The real question on Syria: Why no war crimes indictments yet?
Crackdowns on the scale of Syria's have prompted action by the International Criminal Court elsewhere. The ICC opened an investigation against Qaddafi just three weeks into Libya's uprising.
The ongoing crackdown on protesters against Syria's Baathist dictatorship has gone from one atrocity to the next as flustered foreign governments, with few cards to play against a regime seemingly determined to hold on at all costs, have looked on mostly helplessly.Skip to next paragraph
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The US has placed sanctions on President Bashar al-Assad and some of his closest allies, and Secretary of State Hillary Clinton implored other countries to follow suit yesterday. Saudi Arabia, not exactly a friend of democratic change in the region, pulled its ambassador to Damascus in response to the killing of hundreds of protesters during the holy month of Ramadan. And in the US, there are growing calls for President Barack Obama to demand that President Assad step aside, as Peter Grier reports for us today.
But if one thing is clear from Mr. Assad's actions in recent months, the utterance of "magic democracy words" by Obama (as some supporters of his policy of keeping Ambassador Robert Ford in Damascus call them) won't shift the regime by themselves.
What's been more striking to me, given the mounting evidence that Syria is deliberately turning portions of restive cities into free-fire zones and torturing protesters to death in custody, including some teenage boys, is the lack of action from the International Criminal Court (ICC). In the past day alone, 17 protesters have been killed by security forces across the country, Al Jazeera reports. In Hama, a restive city where Assad's father and predecessor ordered thousands killed in the early 1980s for rising up against him, local activists say 200 have been killed since the start of Ramadan on Aug. 1 and more than 1,000 arrested.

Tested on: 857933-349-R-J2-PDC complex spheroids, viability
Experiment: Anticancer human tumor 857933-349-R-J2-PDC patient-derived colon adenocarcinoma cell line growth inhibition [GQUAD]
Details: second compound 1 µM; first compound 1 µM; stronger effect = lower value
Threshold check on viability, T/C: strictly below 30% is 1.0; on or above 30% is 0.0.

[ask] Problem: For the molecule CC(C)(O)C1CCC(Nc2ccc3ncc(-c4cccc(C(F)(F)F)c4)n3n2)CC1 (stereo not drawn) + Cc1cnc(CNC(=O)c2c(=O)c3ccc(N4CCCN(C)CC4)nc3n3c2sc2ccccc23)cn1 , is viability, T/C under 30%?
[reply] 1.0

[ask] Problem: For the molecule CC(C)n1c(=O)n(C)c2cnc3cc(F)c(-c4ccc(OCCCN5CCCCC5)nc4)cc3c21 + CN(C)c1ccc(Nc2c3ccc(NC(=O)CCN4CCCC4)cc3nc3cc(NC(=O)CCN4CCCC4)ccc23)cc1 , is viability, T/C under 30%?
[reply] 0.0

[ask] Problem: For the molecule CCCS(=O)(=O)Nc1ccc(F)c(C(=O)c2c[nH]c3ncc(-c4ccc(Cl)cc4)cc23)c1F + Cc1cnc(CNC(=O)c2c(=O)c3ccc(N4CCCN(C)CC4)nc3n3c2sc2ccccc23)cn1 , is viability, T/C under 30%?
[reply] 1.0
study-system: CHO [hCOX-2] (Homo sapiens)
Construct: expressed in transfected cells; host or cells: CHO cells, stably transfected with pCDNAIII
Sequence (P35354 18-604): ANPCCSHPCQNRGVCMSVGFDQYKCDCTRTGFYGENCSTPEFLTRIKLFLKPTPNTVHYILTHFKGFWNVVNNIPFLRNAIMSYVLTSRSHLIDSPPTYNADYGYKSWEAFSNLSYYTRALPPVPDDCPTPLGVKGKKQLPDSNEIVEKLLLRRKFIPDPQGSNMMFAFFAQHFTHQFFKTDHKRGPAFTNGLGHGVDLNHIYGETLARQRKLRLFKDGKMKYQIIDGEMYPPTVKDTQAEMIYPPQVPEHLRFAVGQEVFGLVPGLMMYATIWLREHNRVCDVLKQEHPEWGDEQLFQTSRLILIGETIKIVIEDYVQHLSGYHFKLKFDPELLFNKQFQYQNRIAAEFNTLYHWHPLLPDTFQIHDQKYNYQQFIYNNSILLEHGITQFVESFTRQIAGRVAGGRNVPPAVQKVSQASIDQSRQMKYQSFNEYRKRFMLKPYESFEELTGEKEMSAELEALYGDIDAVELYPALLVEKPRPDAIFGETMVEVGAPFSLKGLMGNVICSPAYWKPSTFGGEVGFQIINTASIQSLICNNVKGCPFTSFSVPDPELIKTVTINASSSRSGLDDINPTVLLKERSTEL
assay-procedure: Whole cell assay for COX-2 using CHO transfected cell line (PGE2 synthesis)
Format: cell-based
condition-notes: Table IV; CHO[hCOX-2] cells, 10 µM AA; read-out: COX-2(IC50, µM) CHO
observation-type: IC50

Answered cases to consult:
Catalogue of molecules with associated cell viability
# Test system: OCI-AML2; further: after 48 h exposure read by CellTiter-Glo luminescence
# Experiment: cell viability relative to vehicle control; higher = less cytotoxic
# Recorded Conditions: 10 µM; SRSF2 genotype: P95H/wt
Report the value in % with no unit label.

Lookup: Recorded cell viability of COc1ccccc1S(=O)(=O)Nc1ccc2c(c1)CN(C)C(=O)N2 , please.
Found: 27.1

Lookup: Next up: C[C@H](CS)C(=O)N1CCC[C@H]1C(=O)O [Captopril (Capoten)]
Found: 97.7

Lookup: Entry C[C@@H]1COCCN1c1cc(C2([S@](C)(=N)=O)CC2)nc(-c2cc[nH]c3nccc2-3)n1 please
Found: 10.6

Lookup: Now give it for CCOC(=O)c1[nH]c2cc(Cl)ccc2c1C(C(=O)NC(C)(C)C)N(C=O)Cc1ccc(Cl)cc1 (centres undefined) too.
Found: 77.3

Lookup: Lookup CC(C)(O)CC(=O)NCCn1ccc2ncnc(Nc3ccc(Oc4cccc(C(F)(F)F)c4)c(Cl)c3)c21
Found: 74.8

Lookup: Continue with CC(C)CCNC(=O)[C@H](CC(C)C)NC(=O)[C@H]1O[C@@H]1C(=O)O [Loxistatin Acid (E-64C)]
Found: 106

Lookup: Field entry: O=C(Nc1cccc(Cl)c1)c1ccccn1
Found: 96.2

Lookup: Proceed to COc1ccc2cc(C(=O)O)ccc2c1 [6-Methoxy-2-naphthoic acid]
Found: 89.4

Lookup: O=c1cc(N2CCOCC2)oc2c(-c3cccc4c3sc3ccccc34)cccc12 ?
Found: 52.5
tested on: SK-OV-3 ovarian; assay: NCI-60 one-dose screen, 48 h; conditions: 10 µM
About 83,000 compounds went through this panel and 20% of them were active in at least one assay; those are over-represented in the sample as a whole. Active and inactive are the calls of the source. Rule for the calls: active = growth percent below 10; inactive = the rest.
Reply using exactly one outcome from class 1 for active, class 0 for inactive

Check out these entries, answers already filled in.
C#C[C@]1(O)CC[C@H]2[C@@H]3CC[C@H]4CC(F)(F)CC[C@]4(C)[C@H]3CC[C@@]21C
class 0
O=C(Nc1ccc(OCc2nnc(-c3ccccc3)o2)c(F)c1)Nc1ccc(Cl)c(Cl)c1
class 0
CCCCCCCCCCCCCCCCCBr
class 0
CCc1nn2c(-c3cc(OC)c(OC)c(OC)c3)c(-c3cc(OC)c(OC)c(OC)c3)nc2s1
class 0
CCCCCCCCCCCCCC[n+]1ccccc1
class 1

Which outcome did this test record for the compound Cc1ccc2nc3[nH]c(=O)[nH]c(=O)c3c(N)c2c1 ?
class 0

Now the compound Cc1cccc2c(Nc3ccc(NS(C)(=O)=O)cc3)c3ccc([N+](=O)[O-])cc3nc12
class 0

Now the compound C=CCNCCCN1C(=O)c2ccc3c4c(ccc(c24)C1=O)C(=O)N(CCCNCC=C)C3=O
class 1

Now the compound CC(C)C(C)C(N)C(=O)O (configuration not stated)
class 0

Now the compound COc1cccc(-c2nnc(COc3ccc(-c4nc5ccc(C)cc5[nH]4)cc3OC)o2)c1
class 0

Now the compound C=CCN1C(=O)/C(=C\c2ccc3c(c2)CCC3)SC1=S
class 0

Syria is five months into its uprising, and more than 2,000 people have been killed so far. The ICC opened up a formal investigation into Qaddafi and some of his lieutenants just three weeks into the country's uprising. Chief prosecutor Luis Moreno-Ocampo requested arrest warrants on May 16, which were duly handed out on June 27.
Mr. Moreno-Ocampo, who has been vigorous in his complaints about crimes in Libya, has been largely silent on Syria. But the violence in Syria has been as bad, or worse, than in Libya, and it's clearly being carried out as part of an orchestrated campaign.
For all the claims every time indictments are handed out that a message has been sent to present and future war criminals and that the ICC is having a deterrent effect on the behavior of regimes that, after all, are fighting for their survival, Syria is a reminder that not all war crimes are created equal. The context matters – who you are, who your friends are, and how afraid major powers are of the consequences.